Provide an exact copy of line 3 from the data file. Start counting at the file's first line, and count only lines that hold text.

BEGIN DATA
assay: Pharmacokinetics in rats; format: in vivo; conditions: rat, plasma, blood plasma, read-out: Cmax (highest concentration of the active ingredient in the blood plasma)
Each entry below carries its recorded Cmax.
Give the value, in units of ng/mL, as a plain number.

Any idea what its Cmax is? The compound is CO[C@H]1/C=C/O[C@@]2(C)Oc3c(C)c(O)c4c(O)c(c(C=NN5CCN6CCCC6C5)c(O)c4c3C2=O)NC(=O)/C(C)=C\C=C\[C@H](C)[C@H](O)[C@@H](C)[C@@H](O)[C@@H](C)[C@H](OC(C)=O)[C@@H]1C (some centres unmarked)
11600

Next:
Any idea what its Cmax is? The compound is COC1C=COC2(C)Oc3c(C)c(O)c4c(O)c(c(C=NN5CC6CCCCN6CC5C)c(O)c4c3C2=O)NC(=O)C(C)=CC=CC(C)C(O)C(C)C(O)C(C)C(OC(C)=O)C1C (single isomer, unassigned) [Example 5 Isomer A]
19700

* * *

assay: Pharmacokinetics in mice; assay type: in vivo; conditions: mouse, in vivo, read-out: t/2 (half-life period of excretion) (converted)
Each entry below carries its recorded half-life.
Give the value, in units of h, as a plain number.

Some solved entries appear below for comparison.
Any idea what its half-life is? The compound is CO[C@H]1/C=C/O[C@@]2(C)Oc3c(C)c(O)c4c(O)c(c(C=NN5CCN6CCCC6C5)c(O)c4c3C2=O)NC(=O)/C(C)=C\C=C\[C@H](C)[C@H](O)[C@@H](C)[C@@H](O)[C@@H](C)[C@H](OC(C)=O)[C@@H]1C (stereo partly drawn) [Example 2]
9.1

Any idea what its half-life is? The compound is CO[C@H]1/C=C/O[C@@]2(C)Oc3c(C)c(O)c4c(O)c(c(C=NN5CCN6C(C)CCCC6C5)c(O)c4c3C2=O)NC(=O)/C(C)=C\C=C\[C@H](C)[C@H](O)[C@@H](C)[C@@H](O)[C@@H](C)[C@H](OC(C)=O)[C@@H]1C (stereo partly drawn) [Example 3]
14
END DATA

Give the value, in units of ng/mL, as a plain number.